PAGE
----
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Jersey Pottery

The Jersey Pottery was founded in 1946 by Charles and Edward Potter, who realised that despite a ban on the production of decorative ceramics throughout the Second World War in Britain, this law didn’t apply in Jersey. This loophole helped the business get off to a good start, but by the time these restrictions had been lifted in Britain in the 1950s, this increase in competition caused the business to start running at a loss.

The business was then sold to Clive and Jessie Jones in 1954. With the help of their daughter, Carol, they transformed the company by marketing the wares to the increasing number of tourists who were visiting the island. They opened up the factory to visitors, who were able to watch the items being made.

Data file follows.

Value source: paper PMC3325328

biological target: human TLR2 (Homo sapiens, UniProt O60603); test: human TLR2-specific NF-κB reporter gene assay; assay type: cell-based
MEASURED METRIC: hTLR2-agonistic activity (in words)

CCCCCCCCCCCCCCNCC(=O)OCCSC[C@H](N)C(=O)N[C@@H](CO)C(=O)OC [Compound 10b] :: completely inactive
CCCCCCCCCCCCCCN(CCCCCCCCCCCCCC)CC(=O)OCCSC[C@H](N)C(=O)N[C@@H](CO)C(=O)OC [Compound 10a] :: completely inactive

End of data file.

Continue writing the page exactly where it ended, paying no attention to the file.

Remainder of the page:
The business expanded into hospitality owing to the number of visitors, opening a coffee shop in 1960 and a restaurant in 1970. Both aspects of the business continued to grow, but by the millennium tourists were travelling further afield and so the decline in visitors meant fewer sales. The catering side continued to grow, and the pottery changed the output to fewer, higher-quality pieces.

The original restaurant and the Gorey pottery factory closed in 2010 due to escalating costs. Pottery production was moved to Lincolnshire.

By 2020, the company had ceased pottery production completely and has now focused on the hospitality side of the business.

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